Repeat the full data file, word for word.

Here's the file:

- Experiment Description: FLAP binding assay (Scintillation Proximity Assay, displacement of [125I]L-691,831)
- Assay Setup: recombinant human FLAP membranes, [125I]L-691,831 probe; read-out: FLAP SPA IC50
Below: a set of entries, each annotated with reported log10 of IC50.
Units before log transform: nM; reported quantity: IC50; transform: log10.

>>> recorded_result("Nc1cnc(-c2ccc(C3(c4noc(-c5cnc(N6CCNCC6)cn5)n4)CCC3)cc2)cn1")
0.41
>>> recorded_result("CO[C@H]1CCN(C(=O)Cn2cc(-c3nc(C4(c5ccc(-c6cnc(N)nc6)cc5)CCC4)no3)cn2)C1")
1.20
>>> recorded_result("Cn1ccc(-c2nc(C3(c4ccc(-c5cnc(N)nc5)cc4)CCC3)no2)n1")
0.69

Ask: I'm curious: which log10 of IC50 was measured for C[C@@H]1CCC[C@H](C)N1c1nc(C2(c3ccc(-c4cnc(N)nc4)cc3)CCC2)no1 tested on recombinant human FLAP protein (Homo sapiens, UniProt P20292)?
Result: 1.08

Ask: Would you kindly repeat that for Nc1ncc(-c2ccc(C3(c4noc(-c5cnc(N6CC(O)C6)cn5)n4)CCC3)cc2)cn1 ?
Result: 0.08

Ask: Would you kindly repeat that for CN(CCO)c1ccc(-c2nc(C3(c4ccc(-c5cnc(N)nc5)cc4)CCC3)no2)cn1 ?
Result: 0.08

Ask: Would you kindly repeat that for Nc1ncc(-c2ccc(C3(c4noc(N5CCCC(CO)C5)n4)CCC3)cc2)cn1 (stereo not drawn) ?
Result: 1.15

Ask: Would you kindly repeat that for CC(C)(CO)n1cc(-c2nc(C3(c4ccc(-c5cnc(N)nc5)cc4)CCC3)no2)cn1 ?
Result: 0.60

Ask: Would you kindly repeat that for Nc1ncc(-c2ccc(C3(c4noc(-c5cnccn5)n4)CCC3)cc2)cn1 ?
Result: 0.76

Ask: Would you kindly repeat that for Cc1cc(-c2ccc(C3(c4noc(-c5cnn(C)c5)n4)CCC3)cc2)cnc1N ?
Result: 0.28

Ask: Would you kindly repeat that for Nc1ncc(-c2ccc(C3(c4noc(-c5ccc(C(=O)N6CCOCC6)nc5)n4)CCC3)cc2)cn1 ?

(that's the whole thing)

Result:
- Experiment Description: FLAP binding assay (Scintillation Proximity Assay, displacement of [125I]L-691,831)
- Assay Setup: recombinant human FLAP membranes, [125I]L-691,831 probe; read-out: FLAP SPA IC50
Below: a set of entries, each annotated with reported log10 of IC50.
Units before log transform: nM; reported quantity: IC50; transform: log10.

>>> recorded_result("Nc1cnc(-c2ccc(C3(c4noc(-c5cnc(N6CCNCC6)cn5)n4)CCC3)cc2)cn1")
0.41
>>> recorded_result("CO[C@H]1CCN(C(=O)Cn2cc(-c3nc(C4(c5ccc(-c6cnc(N)nc6)cc5)CCC4)no3)cn2)C1")
1.20
>>> recorded_result("Cn1ccc(-c2nc(C3(c4ccc(-c5cnc(N)nc5)cc4)CCC3)no2)n1")
0.69

Ask: I'm curious: which log10 of IC50 was measured for C[C@@H]1CCC[C@H](C)N1c1nc(C2(c3ccc(-c4cnc(N)nc4)cc3)CCC2)no1 tested on recombinant human FLAP protein (Homo sapiens, UniProt P20292)?
Result: 1.08

Ask: Would you kindly repeat that for Nc1ncc(-c2ccc(C3(c4noc(-c5cnc(N6CC(O)C6)cn5)n4)CCC3)cc2)cn1 ?
Result: 0.08

Ask: Would you kindly repeat that for CN(CCO)c1ccc(-c2nc(C3(c4ccc(-c5cnc(N)nc5)cc4)CCC3)no2)cn1 ?
Result: 0.08

Ask: Would you kindly repeat that for Nc1ncc(-c2ccc(C3(c4noc(N5CCCC(CO)C5)n4)CCC3)cc2)cn1 (stereo not drawn) ?
Result: 1.15

Ask: Would you kindly repeat that for CC(C)(CO)n1cc(-c2nc(C3(c4ccc(-c5cnc(N)nc5)cc4)CCC3)no2)cn1 ?
Result: 0.60

Ask: Would you kindly repeat that for Nc1ncc(-c2ccc(C3(c4noc(-c5cnccn5)n4)CCC3)cc2)cn1 ?
Result: 0.76

Ask: Would you kindly repeat that for Cc1cc(-c2ccc(C3(c4noc(-c5cnn(C)c5)n4)CCC3)cc2)cnc1N ?
Result: 0.28

Ask: Would you kindly repeat that for Nc1ncc(-c2ccc(C3(c4noc(-c5ccc(C(=O)N6CCOCC6)nc5)n4)CCC3)cc2)cn1 ?